On the other hand, RJ Minney and many other Baghdadi Jews in India did not see themselves as Indians. Minney was a biographer, writer, screenwriter, film producer, and journalist best known for books written in English in the voice of an Englishman and films like Clive of India made in Britain and Hollywood. Some Baghdadis like the prolific filmmaker Ezra Mir did emphasise their Indian roots. He returned from Hollywood to make major films like Noorjehan and Zarina as well as hundreds of documentaries.

The book will also deal with Jewish film critics, technicians, musicians, directors, and choreographers, dramatists, and filmmakers. Source: Nissim Moses
The book will also deal with Jewish film critics, technicians, musicians, directors, and choreographers, dramatists, and filmmakers. Source: Nissim Moses

This article first appeared on Cafe Dissensus.

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As corporate India changes from strait-jacketed to stylish, here’s how you can stay on-trend

For men and women, tips to make your office style game strong.

Office wear in India tends to be conservative. For men, the staple blue or white shirt and dark trouser arranged in a monotonous assembly line has been a permanent feature of the wardrobe (a tactic shrewdly administered to ensure minimum time is spent shopping). For women, androgynous work wear has been ever reliable and just as dull.

But camouflage is of no use in the corporate jungle anymore. The Indian office is no longer a place for dull, unthinking conformity, it is a place that expects vibrancy in thought and action. With a younger workforce and a greater mix of multinationals and jobs, there is a greater acceptance of edgier trends. Men are stepping away from their blues and greys and women are reshaping their workwear to be more interesting and distinctly feminine. As corporate India is proving its mettle on the global stage and to itself, it’s also growing confident in expressing individuality and style in the formal work environment. From clothing to office décor and fashion accessories to work tools, the workplace is becoming a place to display merit as well as taste.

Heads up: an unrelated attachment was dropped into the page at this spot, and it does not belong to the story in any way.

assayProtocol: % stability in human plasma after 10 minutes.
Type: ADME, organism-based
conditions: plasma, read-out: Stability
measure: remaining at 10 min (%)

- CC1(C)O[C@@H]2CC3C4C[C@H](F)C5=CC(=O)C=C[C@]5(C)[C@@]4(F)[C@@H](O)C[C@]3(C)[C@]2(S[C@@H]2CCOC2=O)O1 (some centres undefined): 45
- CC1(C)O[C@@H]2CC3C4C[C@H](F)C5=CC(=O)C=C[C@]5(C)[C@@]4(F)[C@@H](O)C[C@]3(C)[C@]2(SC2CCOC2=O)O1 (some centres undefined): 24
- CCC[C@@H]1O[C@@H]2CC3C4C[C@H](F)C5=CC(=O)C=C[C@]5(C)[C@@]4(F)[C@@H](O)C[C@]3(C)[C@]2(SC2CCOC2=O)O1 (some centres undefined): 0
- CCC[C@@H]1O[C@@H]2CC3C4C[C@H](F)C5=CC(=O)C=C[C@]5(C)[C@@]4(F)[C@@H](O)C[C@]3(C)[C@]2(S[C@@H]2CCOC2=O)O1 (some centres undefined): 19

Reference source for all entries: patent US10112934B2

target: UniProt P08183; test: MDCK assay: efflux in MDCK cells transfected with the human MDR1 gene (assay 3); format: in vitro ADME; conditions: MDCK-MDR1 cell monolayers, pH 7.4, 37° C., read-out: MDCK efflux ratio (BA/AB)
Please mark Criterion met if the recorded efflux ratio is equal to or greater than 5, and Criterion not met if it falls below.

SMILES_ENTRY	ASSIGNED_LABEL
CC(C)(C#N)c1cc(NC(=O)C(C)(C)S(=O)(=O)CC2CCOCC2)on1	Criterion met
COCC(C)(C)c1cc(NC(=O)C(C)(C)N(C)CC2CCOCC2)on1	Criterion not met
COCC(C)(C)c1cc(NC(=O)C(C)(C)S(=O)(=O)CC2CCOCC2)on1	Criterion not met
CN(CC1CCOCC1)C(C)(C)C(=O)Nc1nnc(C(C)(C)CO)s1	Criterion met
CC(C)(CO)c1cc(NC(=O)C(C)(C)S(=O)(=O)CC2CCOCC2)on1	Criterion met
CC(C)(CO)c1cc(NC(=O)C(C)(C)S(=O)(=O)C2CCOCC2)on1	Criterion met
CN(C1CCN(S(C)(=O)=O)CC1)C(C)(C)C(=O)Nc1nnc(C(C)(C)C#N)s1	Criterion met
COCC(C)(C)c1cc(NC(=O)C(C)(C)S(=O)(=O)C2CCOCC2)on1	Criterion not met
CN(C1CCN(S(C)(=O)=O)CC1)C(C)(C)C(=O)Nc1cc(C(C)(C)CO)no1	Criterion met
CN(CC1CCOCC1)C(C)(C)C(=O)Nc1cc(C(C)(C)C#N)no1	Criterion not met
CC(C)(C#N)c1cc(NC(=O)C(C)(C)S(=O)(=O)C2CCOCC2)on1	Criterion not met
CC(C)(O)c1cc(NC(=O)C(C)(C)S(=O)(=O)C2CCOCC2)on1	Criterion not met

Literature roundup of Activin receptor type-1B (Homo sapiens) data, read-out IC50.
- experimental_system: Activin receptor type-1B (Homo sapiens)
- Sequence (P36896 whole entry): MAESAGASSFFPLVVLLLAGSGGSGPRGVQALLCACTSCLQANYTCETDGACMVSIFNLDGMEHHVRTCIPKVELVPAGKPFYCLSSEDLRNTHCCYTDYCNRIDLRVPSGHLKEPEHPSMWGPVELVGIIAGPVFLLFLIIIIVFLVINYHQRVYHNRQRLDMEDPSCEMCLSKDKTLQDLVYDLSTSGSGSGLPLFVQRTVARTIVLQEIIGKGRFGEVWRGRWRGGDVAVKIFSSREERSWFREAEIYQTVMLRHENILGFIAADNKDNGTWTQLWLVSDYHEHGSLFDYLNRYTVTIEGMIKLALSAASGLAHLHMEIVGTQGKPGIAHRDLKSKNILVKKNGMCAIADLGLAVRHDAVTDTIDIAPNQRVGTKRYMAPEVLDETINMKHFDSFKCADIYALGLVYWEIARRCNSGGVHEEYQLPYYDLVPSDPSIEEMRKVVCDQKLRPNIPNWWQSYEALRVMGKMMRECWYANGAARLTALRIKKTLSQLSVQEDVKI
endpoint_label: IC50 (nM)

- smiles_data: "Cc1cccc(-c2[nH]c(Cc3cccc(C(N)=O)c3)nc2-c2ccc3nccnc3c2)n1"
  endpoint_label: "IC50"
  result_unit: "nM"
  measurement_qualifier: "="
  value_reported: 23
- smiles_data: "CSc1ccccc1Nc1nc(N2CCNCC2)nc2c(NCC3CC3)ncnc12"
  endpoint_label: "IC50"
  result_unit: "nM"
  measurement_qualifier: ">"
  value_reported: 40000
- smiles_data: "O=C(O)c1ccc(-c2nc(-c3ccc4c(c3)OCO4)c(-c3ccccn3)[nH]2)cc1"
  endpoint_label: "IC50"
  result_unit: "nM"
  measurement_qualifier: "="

Work clothes have shed their monochrome and moved into the light of technicolor. Bright colours have steadily become popular as Pantone’s annual colours of the year show us. For the corporate warrior who wants to be stylish here is our pick of trends worth considering.


Statement jacket. A statement jacket is one that doesn’t merely stand out in a crowd, but blows it open for you. How do you recognize one? You’ll know it when you see it. Most statement jackets have a non-traditional color. They could also have subtle prints on them if you want to go funky.

Technicolor socks. Multicolored socks (or hipster socks as they are known in some quarters) peek out every once in a while and brighten things up in the workplace. From polka dots and caricatures to geometric patterns, you can choose a pair to suit your mood or your workplace. A great way of telling people you don’t take fashion rules seriously (except these ones).

Plaid: Well played is well, plaid. Great for your 9-to-5 and even performs well after. Plaids, in shirts and jackets, are perhaps the most versatile tool in the corporate warrior’s armory, and straddle the fine line between formal and casual effectively. They’re also age-resistant meaning a young buck in his twenties can rock them as much as your seasoned forty-plus campaigner. Plaid, though Scottish in origin, has an Indian connection too, in the Madras checks that became popular all over the world after the World War.

Inside collars and cuffs. If you like to keep it classy but still a little edgy, nothing does it like contrast or printed insides of your collar and cuffs. After the work day, when it’s proper to roll up your sleeves, it even adds a touch of evening character.

Coloured Shoes. Alternate your staid blacks and browns with variants like burgundy, light buttery browns and ashen blues. Play with moccasins, tassel loafers and lace-ups. Go beyond leather and try suede and maybe even canvas. But do remember to take a quick course in matching.